1. Bath City Sightseeing Tour
As much as I try to avoid the usual tourist options, the city sightseeing buses are great to get a rough idea of where places of interest are. You can hop on or off wherever you like, and if you buy your ticket first at the information centre you can score other discounts at the Roman Baths, Assembly Rooms etc. (Tell the ladies at the info centre that you are a student and you will save £2.50)
2. The Royal Crescent
On any advertisement or marketing for Bath you will be guaranteed to see pictures of the Royal Crescent, one of the greatest examples of Georgian architecture and has been used in numerous films.
3. The Circus
Around the corner from the royal crescent is another amazing example of georgian architecture – The Circus. It is an oval with three entrances, designed so which ever entrance you choose, it will be facing one of the facades. The name ‘circus’ is latin for ring, oval or circle.
Anyone who has read Pride & Prejudice, Northanger Abbey, Mansfield Park, Emma, Sense and Sensibility and Persuasion should not miss the Jane Austen Centre. If only to drool over your future husband ‘Mr Darcy’ (Colin Firth), it will not be a wasted journey. There is also the opportunity to view the exhibition and dress up as a Jane Austen character (dibbs on Elizabeth Bennet), and it gets better, every year there is a Jane Austen Festival usually in September.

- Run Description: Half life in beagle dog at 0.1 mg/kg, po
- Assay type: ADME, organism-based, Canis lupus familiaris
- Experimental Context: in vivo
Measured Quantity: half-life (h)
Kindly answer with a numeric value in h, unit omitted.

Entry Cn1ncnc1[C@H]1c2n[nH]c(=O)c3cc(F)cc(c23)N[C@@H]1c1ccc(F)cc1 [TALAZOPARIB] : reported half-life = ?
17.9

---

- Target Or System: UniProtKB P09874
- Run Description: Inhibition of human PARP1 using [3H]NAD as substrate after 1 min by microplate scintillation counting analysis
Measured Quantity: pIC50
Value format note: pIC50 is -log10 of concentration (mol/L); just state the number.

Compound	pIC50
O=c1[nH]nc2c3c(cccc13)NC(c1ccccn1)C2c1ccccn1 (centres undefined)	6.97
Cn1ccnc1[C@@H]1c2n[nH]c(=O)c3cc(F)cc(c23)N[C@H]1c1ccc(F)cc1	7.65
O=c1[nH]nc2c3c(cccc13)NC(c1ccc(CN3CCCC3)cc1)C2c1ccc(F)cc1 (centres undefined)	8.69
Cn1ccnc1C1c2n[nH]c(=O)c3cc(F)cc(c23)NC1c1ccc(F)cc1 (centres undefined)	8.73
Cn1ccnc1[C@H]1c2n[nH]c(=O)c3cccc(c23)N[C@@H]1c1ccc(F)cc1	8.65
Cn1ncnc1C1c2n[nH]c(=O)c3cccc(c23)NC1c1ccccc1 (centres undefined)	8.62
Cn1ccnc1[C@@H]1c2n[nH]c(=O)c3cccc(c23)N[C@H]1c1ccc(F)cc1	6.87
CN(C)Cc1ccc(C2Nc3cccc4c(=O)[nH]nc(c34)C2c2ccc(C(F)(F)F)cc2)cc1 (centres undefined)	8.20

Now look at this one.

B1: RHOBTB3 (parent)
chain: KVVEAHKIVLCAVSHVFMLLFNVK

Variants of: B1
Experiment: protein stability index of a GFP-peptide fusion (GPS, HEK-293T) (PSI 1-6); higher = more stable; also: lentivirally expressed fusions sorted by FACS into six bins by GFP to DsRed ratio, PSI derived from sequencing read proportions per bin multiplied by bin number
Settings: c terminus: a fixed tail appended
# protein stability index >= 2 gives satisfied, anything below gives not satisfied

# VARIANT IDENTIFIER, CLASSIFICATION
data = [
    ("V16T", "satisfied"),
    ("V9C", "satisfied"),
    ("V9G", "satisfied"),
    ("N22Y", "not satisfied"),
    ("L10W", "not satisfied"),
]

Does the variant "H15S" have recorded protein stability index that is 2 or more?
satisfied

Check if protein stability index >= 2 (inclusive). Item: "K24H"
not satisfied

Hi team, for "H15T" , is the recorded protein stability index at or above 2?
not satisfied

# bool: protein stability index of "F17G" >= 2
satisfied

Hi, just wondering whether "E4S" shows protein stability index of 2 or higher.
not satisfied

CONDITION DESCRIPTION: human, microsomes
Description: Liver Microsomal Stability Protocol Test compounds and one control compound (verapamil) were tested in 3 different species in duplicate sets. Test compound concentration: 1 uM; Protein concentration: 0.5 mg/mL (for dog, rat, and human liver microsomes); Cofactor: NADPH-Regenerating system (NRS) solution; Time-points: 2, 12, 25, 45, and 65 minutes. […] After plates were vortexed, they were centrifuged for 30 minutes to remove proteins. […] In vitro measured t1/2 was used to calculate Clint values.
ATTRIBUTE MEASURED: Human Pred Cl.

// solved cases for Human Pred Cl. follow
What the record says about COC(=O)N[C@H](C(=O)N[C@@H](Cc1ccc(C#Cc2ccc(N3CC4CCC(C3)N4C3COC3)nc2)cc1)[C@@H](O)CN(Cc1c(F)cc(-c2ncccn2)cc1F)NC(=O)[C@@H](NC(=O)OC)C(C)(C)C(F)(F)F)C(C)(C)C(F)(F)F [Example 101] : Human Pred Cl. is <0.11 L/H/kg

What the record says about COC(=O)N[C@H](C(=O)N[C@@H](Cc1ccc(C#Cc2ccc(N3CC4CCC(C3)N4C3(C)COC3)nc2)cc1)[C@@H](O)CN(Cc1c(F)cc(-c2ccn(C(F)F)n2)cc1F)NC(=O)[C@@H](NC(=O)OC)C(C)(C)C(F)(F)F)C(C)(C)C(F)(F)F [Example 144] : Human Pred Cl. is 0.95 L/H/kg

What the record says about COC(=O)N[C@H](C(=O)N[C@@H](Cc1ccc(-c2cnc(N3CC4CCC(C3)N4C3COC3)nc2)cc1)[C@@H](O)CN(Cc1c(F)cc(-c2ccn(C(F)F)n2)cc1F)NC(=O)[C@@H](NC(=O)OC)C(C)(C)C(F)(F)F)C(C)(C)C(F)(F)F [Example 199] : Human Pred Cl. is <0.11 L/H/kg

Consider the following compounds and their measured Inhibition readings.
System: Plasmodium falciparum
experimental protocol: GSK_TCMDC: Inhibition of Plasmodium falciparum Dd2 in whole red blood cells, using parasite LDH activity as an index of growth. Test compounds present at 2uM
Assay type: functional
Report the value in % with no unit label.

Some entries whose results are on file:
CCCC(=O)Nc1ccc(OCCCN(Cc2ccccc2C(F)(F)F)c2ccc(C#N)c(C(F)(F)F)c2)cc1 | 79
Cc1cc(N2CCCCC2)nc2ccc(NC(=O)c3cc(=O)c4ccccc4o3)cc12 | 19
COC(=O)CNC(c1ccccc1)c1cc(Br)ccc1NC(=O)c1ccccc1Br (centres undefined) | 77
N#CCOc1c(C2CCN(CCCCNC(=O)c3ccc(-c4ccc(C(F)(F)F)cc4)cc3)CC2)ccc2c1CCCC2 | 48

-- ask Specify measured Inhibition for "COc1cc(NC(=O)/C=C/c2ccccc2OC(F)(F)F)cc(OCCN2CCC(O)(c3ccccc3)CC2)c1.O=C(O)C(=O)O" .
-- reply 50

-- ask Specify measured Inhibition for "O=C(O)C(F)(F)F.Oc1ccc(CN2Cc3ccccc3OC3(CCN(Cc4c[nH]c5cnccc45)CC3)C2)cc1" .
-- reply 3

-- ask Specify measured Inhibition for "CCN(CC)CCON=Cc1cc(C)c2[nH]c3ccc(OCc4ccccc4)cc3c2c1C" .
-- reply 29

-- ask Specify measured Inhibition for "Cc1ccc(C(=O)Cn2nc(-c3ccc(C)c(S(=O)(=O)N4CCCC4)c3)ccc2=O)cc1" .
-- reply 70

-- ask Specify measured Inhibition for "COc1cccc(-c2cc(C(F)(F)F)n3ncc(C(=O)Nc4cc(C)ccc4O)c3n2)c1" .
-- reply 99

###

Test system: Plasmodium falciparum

As with most Abbeys in the United Kingdom, Bath’s version has the usual stained glass windows, tower tours, worship areas and of course the abbey gift shop complete with bible covers and bobble head jesus (kidding!). The architecture is awe-inspiring, the wall and floor plaque monuments touching if not a little weird walking over them.
Located in the same complex as the Roman Baths it is actually a restaurant where you can be seen dining on scones and a cup of tea from the finest china cups. The architecture is something you would see in a Jane Austen movie with finely dressed people enjoying a ball.
7. Saturday Markets
Normally I would recommend visiting Bath on a week day as it is not so busy, but if you do happen to be there on a saturday you can peruse the main street lined with market stalls, buskers and folk bands. Anything from leather goods, fresh flowers and alternative local designer clothing can be found.
8. Roman Baths
If you can handle standing in line for a while and barging your way through swarms of tourists, the Roman Baths are a visual history lesson right in the middle of a city. It is the major drawcard for Bath and along with the Pump Room receives over a million visitors a year, the constant pushing of gifts, souvenirs and bath oils is a bit of a pain. Pricey at £12.25 per adult admission, but you have got to hand it to the Romans, they knew architecture and luxury when it came to bathing.